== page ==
In 2013, the cost of tax breaks was equal to the entire U.S. discretionary budget . However, the discretionary budget is subject to an annual appropriations process, where Congress debates the proposed spending. Tax breaks, on the other hand, remain on the books until lawmakers modify them. As a result, over a trillion dollars a year in lost revenue – more than 1.6 times the 2013 budget deficit – goes largely unnoticed.
The cost of corporate tax breaks has trended upward in recent decades, totaling nearly $176 billion in fiscal 2013. In other words, the overall U.S. corporate tax bill was $176 billion lower than it would have been without the special deductions, credits, and exclusions written into our tax code. To put that in perspective, that’s about $1,328 per U.S. household.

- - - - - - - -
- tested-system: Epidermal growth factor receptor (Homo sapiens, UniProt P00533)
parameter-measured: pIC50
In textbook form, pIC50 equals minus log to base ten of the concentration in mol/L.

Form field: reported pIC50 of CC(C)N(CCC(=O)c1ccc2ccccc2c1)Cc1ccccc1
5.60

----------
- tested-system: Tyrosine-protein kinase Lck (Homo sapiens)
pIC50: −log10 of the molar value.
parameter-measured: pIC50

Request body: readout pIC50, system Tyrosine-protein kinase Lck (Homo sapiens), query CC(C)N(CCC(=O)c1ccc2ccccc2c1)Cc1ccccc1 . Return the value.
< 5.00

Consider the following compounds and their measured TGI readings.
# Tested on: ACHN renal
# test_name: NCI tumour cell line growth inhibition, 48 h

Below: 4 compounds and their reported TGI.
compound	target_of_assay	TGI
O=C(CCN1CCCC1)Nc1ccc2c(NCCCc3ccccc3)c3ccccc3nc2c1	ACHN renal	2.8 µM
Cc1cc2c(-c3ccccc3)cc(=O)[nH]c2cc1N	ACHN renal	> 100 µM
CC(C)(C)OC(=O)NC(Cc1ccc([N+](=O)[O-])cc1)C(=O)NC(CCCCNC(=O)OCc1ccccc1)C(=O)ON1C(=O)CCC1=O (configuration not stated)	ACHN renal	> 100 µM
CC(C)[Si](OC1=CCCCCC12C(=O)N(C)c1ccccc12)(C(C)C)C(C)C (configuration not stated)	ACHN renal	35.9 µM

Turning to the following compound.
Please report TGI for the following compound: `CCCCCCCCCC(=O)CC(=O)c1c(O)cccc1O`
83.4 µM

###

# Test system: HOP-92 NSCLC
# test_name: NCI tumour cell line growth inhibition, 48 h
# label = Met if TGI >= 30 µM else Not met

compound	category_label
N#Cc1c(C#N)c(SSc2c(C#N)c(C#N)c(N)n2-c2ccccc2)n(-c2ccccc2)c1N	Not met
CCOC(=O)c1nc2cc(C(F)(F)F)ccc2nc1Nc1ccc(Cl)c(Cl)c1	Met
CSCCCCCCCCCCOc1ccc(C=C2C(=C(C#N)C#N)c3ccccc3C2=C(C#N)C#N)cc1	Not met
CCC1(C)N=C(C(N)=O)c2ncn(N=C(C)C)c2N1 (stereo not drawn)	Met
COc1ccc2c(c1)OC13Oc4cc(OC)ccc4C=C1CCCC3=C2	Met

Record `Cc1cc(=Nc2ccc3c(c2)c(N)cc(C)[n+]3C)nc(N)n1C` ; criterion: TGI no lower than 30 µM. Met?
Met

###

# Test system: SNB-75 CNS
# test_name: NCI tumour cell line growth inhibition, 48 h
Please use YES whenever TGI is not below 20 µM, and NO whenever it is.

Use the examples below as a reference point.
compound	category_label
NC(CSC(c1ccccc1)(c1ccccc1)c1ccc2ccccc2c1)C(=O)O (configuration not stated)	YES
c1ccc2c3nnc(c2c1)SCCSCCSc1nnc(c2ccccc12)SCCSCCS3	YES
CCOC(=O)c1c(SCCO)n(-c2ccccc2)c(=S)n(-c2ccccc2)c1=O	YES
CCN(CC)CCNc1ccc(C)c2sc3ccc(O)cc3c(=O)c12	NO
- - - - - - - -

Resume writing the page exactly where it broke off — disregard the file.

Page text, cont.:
Which is bad news, right? Wrong! Look at that other box. That’s the deficit and it’s only 2/3 what the tax breaks are worth. So, when you get all frantic anxious about how the deficit is ruining the economy like FauxNews keeps telling you, just know that we can fix it in a single year by canceling some – not all, just some – of the tax breaks corporations that don’t actually need them have blackmailed the Congress into. See, easy!
Oh, who am I kidding? This will never happen. Case in point, a Republican named David Camp, Chair of the House Ways and Means Committee, and Paul Ryan at the House Budget Committee have both submitted Tax Reform bills intended to “reform” the tax code to varying degrees. What? Republicans reforming the tax code to eliminate corporate tax breaks? Has the world turned upside down?
All of them claim to “reform” a discredited cesspool of a tax code, of course, but they have also been submitted in an election year. The GOP, if it knows nothing else (and it doesn’t), knows how to get credit for proposing popular legislation they don’t actually want at a time when there is no chance whatever for it to pass.
It doesn’t matter how easy the fix is if the fix is anathema to the Congress’ owners.